A New Way to Beat Breast Cancer
Breast cancer will affect an average of 1 in 8 women at some point in their lifetime. It is the second most common cause of cancer-related deaths in women. Numerous studies have proven that early detection is a vital component in the successful treatment of breast cancer. Now, Emory-Adventist Hospital has digital mammography, advancing the fight against breast cancer.
From a patient’s point of view, having a digital mammogram is very much like having a conventional screen-film mammogram. During all mammography exams, the technologist positions the patient to get images of the breast from different angles, compressing the breast with a paddle to obtain optimal image quality. Unlike film-based mammography, however, digital mammograms produce images that appear on the technologist’s monitor in a matter of seconds. There is no waiting for film to develop, which can mean a shorter time spent in the breast-imaging suite.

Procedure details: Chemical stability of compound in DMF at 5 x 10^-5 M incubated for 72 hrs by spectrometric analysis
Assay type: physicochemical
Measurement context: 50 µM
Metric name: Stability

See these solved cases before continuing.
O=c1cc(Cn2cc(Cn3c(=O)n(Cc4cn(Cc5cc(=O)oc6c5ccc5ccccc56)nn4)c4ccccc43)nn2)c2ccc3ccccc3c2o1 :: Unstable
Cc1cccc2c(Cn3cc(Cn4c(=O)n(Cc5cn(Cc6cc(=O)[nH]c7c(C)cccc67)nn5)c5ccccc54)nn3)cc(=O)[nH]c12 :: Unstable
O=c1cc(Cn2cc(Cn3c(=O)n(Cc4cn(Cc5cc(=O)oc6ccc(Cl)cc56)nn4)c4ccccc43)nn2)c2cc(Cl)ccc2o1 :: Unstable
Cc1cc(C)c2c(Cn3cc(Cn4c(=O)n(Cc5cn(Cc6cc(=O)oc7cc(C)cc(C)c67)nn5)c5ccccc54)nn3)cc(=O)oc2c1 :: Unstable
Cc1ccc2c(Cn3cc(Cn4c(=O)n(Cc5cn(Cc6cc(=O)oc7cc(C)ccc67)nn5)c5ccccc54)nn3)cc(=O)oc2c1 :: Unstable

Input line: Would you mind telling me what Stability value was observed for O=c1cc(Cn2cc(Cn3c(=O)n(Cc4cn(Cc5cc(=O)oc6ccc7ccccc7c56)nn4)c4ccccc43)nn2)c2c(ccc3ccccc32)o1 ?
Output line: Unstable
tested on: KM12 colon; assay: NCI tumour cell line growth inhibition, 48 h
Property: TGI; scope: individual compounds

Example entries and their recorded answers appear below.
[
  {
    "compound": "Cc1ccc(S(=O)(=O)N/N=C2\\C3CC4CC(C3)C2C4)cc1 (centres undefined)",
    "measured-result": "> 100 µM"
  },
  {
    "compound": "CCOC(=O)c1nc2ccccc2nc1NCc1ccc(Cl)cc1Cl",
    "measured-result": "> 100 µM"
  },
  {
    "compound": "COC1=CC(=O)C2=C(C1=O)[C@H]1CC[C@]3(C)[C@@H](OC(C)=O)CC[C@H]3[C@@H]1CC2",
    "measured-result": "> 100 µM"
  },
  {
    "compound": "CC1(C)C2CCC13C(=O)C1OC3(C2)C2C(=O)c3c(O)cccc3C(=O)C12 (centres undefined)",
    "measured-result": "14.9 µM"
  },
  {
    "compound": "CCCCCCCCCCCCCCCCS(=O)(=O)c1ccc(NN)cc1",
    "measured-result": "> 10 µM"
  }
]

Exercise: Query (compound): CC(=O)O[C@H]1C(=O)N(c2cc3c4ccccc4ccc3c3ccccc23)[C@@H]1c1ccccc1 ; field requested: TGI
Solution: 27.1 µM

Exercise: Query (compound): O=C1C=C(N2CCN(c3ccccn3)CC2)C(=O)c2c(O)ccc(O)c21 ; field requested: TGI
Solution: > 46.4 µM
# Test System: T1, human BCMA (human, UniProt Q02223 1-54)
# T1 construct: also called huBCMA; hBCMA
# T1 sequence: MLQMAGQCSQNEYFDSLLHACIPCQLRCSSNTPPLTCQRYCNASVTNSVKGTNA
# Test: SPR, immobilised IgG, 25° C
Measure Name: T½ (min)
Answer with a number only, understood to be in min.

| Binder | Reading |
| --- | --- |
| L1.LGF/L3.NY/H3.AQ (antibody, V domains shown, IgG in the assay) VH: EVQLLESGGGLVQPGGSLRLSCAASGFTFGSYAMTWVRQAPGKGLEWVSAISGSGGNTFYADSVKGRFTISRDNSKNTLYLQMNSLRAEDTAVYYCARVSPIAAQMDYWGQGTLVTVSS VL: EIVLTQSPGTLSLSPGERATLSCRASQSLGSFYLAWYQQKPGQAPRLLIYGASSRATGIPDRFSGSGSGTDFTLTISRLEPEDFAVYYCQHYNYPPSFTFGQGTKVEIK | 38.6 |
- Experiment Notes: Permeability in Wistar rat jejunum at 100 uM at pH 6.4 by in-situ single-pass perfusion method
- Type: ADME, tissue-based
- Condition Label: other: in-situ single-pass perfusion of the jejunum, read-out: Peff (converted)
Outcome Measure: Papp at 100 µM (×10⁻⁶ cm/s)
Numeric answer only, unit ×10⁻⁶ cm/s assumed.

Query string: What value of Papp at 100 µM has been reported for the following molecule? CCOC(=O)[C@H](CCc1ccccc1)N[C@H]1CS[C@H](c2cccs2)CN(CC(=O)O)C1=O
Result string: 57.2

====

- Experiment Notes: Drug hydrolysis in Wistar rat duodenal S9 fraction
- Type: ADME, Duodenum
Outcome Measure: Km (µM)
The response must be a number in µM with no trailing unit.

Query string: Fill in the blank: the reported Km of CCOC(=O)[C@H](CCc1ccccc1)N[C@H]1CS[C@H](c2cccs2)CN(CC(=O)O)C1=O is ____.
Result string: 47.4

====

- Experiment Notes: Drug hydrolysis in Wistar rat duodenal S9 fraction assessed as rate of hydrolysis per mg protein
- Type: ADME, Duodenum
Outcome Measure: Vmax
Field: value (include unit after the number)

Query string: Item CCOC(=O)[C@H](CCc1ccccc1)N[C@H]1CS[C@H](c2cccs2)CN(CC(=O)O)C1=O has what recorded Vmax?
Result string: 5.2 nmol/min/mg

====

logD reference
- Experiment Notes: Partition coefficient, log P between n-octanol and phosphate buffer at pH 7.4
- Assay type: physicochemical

From a radiologist’s perspective, viewing digital images allows you to see things much more clearly. The comparison is very similar to the difference between viewing pictures from a digital camera and a traditional film camera. With a digital mammogram, the image’s brightness and darkness can be adjusted, and sections of the image can be magnified. This makes it easier for radiologists to see subtle differences in the breast.
Additionally, if you’re a woman with dense breast tissue, or haven’t gone through menopause, or are younger than 50, studies show that digital mammograms may be better than conventional film mammograms for detecting early breast cancer. Digital mammography is here to stay, and it saves lives.
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